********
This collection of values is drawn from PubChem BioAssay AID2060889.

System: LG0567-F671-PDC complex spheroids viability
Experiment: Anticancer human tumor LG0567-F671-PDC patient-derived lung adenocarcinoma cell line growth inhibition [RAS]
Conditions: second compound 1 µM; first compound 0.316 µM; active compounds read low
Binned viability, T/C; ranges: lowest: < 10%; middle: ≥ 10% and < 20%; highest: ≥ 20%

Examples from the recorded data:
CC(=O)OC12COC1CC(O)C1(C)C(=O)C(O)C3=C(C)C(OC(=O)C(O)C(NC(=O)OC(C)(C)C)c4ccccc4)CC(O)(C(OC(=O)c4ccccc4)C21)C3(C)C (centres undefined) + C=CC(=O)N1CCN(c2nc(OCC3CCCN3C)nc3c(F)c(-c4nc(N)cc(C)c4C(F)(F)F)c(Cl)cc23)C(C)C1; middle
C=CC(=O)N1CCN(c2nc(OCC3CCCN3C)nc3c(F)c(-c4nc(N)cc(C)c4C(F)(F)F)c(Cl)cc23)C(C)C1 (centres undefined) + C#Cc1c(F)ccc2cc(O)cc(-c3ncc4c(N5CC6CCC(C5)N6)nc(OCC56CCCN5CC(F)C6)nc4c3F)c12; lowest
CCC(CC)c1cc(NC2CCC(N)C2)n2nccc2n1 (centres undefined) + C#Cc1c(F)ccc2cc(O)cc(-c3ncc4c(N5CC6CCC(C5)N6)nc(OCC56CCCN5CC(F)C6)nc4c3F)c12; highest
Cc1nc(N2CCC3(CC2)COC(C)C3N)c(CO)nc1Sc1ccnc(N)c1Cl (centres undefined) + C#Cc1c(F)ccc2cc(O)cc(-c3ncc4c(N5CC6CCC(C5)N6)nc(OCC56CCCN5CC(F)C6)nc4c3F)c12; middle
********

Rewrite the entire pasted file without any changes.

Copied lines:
This collection of values is drawn from PubChem BioAssay AID2060889.

System: LG0567-F671-PDC complex spheroids viability
Experiment: Anticancer human tumor LG0567-F671-PDC patient-derived lung adenocarcinoma cell line growth inhibition [RAS]
Conditions: second compound 1 µM; first compound 0.316 µM; active compounds read low
Binned viability, T/C; ranges: lowest: < 10%; middle: ≥ 10% and < 20%; highest: ≥ 20%

Examples from the recorded data:
CC(=O)OC12COC1CC(O)C1(C)C(=O)C(O)C3=C(C)C(OC(=O)C(O)C(NC(=O)OC(C)(C)C)c4ccccc4)CC(O)(C(OC(=O)c4ccccc4)C21)C3(C)C (centres undefined) + C=CC(=O)N1CCN(c2nc(OCC3CCCN3C)nc3c(F)c(-c4nc(N)cc(C)c4C(F)(F)F)c(Cl)cc23)C(C)C1; middle
C=CC(=O)N1CCN(c2nc(OCC3CCCN3C)nc3c(F)c(-c4nc(N)cc(C)c4C(F)(F)F)c(Cl)cc23)C(C)C1 (centres undefined) + C#Cc1c(F)ccc2cc(O)cc(-c3ncc4c(N5CC6CCC(C5)N6)nc(OCC56CCCN5CC(F)C6)nc4c3F)c12; lowest
CCC(CC)c1cc(NC2CCC(N)C2)n2nccc2n1 (centres undefined) + C#Cc1c(F)ccc2cc(O)cc(-c3ncc4c(N5CC6CCC(C5)N6)nc(OCC56CCCN5CC(F)C6)nc4c3F)c12; highest
Cc1nc(N2CCC3(CC2)COC(C)C3N)c(CO)nc1Sc1ccnc(N)c1Cl (centres undefined) + C#Cc1c(F)ccc2cc(O)cc(-c3ncc4c(N5CC6CCC(C5)N6)nc(OCC56CCCN5CC(F)C6)nc4c3F)c12; middle